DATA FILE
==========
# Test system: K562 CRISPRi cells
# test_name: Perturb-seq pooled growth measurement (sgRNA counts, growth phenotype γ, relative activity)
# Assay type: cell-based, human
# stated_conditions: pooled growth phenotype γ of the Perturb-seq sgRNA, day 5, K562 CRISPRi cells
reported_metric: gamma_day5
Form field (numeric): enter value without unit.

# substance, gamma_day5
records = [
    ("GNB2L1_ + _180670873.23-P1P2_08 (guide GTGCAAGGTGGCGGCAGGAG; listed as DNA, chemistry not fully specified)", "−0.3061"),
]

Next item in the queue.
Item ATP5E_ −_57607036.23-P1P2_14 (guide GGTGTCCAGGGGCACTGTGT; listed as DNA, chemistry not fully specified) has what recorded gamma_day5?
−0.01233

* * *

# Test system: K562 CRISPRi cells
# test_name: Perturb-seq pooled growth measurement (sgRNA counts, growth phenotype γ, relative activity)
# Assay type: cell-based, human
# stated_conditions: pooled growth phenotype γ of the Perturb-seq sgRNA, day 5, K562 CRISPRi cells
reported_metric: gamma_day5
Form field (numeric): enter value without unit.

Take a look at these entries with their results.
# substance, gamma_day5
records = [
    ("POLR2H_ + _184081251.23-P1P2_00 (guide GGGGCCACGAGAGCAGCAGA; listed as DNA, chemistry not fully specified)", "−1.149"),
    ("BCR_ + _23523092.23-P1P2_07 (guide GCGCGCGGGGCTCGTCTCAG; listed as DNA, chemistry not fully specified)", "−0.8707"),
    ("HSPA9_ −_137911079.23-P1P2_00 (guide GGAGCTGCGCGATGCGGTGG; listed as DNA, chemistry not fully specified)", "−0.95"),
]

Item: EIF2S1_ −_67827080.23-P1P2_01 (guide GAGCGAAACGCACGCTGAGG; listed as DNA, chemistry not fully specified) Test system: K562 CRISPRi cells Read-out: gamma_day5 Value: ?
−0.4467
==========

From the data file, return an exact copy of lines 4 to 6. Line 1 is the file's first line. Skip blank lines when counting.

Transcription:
# stated_conditions: pooled growth phenotype γ of the Perturb-seq sgRNA, day 5, K562 CRISPRi cells
reported_metric: gamma_day5
Form field (numeric): enter value without unit.